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Great Scott! Ad (Photo: William Davidson Digital Archieve Of Jewish Detroit History)

With the demise, a significant piece of Jewish Detroit history also disappeared.

To say the least, Passover will be different this year. Amid the COVID-19 pandemic, with social distancing in practice, Jewish families are reconsidering how they will plan for their seders. Indeed, Jewish life is now a matter of virtual bat/bar mitzvahs and Shabbat services. Just the act of gathering matzah, gefilte fish and other Passover groceries will have been an adventure.

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Photo: Mike Smith

I thought about supermarkets and shopping for Passover while cruising the William Davidson Digital Archive of Jewish Detroit History this week (while working at home, of course, keeping my social distance). I was especially intrigued by the idea after watching a replay of Sue Marx’s film, “Remember When: The Jewish Community,” which recently aired on Detroit Public TV. In the film, Jerry Cook makes the point that the story of the grocery business in Detroit is also a history of Jews in the city. I did some research and the evidence from the Archive demonstrates that Cook is spot-on.

Today, Kroger, the largest food store chain in the nation, and Michigan-owned Meijer stores dominate the grocery scene in Detroit. There are still independent markets, of course, and a few small chains, but the largest Detroit-based supermarket businesses closed their doors or were bought out years ago. With their demise, a significant piece of Jewish Detroit history also disappeared.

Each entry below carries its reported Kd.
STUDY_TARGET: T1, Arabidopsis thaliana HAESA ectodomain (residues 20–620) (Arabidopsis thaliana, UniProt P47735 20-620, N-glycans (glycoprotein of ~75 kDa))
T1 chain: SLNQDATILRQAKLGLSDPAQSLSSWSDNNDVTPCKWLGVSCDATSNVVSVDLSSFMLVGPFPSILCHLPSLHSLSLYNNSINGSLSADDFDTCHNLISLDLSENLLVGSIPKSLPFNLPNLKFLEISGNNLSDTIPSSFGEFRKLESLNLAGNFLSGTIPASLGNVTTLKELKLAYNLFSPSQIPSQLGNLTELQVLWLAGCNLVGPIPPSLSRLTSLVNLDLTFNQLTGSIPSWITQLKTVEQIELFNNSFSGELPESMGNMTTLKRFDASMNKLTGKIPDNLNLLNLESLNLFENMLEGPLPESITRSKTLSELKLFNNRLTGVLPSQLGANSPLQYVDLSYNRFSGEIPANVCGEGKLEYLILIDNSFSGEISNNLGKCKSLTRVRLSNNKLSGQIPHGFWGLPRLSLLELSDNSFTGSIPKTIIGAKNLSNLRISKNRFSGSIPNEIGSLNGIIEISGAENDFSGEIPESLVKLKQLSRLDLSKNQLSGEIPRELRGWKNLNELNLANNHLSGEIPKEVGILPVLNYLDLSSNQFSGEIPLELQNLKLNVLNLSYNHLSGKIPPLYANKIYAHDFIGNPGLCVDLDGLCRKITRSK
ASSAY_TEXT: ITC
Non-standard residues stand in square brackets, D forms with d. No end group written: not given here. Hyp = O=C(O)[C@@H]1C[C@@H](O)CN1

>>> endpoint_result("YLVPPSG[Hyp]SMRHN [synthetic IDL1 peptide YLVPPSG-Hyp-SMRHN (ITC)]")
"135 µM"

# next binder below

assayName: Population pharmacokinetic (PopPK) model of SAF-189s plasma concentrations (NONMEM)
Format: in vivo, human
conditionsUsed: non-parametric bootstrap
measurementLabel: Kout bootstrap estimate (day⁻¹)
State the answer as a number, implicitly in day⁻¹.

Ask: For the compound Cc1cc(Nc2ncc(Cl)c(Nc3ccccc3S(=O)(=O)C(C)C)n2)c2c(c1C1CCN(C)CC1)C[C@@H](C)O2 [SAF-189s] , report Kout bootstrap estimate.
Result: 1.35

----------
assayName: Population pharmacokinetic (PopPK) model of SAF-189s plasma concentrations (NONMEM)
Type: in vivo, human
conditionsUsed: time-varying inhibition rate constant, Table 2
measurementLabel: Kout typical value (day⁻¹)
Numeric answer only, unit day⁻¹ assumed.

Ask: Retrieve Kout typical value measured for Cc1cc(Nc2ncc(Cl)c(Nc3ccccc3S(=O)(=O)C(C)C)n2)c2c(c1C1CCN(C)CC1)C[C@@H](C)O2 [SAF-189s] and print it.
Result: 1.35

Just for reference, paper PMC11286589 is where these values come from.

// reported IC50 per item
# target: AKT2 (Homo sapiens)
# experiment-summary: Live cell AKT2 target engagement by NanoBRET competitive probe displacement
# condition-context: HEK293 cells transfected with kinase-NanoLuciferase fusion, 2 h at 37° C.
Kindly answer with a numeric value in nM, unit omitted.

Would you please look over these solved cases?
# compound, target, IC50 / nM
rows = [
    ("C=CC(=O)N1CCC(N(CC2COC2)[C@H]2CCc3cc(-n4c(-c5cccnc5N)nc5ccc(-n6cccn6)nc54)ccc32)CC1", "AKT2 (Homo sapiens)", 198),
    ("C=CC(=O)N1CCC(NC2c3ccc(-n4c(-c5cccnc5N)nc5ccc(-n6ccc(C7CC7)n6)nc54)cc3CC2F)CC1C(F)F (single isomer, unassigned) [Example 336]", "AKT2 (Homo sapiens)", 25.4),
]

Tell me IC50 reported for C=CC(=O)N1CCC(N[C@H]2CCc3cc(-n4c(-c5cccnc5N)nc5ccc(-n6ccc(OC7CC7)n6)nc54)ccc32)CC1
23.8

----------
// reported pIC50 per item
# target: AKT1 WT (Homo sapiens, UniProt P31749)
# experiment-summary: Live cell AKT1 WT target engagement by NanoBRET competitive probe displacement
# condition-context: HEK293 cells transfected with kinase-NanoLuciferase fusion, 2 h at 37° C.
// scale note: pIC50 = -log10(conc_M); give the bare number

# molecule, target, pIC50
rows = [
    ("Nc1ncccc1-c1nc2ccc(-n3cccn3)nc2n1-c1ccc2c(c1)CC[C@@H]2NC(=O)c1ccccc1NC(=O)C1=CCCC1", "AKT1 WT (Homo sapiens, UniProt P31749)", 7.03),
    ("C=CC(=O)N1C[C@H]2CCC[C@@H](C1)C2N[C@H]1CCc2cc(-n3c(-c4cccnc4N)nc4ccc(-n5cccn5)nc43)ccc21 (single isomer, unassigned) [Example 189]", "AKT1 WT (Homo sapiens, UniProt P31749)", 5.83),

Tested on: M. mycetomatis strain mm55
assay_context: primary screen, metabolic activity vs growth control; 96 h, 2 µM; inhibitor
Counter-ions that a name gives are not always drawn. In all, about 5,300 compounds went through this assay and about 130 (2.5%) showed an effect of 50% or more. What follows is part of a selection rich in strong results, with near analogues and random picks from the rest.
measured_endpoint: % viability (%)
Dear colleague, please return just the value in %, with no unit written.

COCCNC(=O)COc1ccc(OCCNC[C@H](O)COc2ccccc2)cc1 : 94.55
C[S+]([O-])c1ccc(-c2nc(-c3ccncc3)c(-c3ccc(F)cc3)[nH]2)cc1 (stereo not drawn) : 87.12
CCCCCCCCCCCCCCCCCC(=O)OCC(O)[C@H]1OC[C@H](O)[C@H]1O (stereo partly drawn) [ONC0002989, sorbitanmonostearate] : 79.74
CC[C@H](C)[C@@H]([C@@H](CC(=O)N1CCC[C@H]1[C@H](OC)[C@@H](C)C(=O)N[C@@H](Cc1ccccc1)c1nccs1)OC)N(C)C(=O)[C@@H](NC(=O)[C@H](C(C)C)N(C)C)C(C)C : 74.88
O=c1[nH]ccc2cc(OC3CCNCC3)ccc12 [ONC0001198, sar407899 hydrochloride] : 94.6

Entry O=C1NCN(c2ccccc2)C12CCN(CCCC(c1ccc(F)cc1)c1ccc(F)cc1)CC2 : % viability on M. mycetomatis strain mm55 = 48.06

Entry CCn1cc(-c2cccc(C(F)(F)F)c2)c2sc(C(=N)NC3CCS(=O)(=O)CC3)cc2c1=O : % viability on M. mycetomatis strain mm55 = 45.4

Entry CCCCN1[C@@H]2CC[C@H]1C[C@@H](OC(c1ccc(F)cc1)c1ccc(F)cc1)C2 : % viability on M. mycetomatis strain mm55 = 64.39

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You may remember shopping at Chatham and Farmer Jack or Food Fair, Great Scott and Wrigley’s. All of them were Jewish-owned, family-operated supermarket chains, mostly led by groups of brothers. And they all had grocery items that Jews depended upon.

At Chatham, the Weisberg brothers — Alvin, Peter, Harold, and Bernard — ran the supermarkets. Great Scott was owned and managed by Nate, Leonard, Sam and Zach Fink. There were 53 Great Scott stores when Wrigley’s, a chain operated by John and Nathan Lurie, bought them. Wrigley’s then had more than 100 supermarkets.

The last of the large supermarket chains was Farmer Jack. It was the ancestor of the merged Food Fair and Lucky Markets, whose origins lay in Tom’s Quality Markets, begun by Al and Tom Borman in the 1920s. Al’s son, Paul, was the last Borman in charge of the more than 100 Farmer Jack stores.

Of course, the most famous of the markets in the historic Jewish neighborhood in Detroit was the Dexter-Davidson Super Market — the “House of Foods.” Founded by Norm Cottier in the 1930s, this market catered to the tastes of Cottier’s Jewish neighbors, carrying the foodstuffs they needed for everyday meals and for holidays.

While the chains cited above are long gone, there are still places to shop for Passover. One is Johnny Pomodoro’s, established by Dan Sonenberg and John Taormina in 2008. This market is close to many current concentrations of Jewish households, and it has become a bit of a landmark. It reminds me of the historic advertisements I have found in the Archive for businesses that state, “we are located by the Dexter-Davidson Market.” And, like all the stores cited in this column, it does sell matzah, gefilte fish and other Passover supplies.

Want to learn more? Go to the DJN Foundation archives, available for free at www.djnfoundation.org.

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